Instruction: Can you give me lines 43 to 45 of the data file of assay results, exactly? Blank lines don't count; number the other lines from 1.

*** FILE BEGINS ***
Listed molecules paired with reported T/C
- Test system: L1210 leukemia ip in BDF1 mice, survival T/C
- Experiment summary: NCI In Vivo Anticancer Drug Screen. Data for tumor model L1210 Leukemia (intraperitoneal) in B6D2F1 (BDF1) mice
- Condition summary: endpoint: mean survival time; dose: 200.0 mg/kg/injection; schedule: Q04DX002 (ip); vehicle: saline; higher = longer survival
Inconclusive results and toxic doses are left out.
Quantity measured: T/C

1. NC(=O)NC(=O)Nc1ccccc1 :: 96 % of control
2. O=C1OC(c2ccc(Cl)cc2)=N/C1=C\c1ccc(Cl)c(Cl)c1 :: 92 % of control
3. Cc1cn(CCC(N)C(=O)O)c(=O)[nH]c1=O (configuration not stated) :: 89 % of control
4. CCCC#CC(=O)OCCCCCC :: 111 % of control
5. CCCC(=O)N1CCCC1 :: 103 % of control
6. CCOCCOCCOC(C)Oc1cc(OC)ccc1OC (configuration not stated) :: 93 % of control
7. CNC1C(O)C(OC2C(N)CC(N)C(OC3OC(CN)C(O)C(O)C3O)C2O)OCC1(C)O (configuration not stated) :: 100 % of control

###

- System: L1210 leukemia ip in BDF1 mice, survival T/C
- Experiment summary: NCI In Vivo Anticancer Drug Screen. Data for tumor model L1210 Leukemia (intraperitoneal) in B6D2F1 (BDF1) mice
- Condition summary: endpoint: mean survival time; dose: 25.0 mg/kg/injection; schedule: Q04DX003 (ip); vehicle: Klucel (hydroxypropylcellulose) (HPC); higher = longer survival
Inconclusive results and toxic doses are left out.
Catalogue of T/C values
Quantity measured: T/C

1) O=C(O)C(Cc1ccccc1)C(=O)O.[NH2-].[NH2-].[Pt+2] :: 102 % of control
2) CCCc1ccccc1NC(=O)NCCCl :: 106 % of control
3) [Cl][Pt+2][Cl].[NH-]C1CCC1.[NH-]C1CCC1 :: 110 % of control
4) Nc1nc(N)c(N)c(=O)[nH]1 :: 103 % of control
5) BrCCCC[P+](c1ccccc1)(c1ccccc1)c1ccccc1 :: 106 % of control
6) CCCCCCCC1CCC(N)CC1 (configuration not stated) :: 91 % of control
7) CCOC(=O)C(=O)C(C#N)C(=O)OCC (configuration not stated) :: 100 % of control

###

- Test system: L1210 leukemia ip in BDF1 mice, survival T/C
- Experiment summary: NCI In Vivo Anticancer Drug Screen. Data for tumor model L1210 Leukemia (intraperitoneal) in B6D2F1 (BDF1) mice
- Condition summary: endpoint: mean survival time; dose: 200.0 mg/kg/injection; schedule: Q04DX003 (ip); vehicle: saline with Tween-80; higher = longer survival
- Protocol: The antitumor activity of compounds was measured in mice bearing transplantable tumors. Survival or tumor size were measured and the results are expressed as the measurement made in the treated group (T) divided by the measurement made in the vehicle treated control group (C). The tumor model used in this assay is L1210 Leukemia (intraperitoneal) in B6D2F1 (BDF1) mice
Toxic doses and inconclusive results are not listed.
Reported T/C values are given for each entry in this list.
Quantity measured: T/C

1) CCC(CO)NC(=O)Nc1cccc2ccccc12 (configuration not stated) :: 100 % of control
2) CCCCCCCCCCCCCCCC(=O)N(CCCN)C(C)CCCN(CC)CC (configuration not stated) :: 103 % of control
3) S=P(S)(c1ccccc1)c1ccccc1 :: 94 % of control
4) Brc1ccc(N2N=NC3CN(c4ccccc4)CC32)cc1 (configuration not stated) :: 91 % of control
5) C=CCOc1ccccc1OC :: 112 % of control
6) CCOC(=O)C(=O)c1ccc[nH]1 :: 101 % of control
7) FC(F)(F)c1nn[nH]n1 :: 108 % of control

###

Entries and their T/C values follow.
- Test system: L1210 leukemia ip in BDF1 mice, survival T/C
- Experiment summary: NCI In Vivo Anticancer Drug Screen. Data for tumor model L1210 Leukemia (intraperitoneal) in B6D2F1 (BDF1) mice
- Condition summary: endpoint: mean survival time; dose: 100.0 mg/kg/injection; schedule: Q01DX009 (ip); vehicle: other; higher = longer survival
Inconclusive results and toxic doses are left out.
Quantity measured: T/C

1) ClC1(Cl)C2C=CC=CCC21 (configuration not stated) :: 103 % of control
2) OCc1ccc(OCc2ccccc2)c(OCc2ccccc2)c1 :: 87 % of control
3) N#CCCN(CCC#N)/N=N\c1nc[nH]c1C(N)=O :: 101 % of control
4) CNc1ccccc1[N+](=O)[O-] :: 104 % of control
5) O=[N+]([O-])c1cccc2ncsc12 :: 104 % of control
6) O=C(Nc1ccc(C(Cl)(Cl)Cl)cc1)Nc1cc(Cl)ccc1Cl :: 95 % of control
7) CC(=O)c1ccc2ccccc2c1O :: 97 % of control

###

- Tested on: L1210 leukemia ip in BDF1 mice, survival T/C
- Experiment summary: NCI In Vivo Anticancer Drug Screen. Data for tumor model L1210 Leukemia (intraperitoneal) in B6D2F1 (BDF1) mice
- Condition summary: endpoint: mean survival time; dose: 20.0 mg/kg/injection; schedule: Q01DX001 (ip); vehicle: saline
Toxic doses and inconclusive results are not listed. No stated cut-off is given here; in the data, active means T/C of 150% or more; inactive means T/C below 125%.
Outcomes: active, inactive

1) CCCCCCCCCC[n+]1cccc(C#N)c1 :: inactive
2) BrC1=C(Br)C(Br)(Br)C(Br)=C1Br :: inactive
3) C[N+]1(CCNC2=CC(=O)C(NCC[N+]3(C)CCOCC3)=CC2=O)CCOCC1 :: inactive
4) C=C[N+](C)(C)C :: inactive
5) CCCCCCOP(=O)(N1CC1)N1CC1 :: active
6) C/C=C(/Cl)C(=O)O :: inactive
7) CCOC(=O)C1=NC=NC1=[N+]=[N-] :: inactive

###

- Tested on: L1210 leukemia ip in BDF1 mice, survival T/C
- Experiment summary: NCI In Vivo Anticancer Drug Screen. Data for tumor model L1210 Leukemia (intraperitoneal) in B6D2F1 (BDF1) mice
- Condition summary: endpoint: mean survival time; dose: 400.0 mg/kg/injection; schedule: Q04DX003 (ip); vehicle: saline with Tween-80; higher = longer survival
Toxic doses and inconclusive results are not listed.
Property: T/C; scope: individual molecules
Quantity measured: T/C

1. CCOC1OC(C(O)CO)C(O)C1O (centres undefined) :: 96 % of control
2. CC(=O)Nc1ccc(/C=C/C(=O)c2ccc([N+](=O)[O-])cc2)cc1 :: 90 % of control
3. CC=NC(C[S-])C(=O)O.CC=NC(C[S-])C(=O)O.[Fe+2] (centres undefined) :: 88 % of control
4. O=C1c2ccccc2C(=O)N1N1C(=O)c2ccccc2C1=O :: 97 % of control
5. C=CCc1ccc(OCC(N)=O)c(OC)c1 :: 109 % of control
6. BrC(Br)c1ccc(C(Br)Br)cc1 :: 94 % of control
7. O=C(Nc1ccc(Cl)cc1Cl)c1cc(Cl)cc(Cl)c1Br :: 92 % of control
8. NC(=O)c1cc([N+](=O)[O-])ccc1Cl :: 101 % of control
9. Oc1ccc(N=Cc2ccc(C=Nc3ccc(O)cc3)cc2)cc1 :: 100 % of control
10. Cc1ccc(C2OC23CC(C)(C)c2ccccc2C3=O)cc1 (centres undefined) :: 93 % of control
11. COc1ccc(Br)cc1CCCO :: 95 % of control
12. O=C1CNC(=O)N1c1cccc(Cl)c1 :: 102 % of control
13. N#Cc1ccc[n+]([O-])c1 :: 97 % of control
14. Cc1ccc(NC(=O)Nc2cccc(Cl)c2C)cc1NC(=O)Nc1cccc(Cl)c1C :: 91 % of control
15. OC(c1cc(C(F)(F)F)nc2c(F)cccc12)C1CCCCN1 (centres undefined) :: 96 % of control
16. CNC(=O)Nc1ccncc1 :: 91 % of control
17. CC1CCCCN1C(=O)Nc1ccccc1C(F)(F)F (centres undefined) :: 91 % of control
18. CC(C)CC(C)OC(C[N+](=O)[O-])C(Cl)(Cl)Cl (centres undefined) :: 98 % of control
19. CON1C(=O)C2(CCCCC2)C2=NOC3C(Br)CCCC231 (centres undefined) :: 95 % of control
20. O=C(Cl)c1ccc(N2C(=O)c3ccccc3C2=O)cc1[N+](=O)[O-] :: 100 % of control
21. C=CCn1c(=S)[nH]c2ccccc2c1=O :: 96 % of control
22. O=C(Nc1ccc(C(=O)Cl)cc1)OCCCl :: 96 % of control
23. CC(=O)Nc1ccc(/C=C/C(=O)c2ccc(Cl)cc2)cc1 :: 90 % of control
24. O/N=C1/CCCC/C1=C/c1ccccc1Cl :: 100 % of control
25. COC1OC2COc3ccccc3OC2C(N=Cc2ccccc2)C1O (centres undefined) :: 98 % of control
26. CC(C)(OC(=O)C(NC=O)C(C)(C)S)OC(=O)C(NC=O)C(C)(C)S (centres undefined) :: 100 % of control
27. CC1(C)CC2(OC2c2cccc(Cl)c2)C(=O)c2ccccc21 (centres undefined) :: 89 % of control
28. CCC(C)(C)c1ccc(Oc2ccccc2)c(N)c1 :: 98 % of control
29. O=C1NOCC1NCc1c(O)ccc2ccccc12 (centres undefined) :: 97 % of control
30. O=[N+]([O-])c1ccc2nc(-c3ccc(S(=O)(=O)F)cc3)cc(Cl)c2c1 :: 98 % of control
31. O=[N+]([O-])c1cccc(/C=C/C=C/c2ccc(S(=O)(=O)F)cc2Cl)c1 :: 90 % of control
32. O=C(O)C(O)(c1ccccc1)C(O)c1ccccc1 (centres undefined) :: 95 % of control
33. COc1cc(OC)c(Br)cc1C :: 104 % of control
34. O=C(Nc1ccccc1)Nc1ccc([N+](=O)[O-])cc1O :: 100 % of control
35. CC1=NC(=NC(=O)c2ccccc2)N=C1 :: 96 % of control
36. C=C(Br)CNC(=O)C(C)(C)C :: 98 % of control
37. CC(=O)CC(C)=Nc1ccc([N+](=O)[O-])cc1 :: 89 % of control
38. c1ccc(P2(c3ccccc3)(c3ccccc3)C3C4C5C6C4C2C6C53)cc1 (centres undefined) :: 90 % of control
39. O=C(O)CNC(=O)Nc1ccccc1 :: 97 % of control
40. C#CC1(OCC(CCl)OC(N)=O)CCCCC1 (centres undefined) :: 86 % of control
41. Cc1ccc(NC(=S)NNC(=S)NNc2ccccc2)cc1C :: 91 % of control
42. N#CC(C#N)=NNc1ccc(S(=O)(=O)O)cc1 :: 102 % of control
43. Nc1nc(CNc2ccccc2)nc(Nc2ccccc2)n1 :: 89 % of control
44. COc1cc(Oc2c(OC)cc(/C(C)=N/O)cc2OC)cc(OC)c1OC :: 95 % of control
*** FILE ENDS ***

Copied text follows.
###

Entries and their T/C values follow.
- Test system: L1210 leukemia ip in BDF1 mice, survival T/C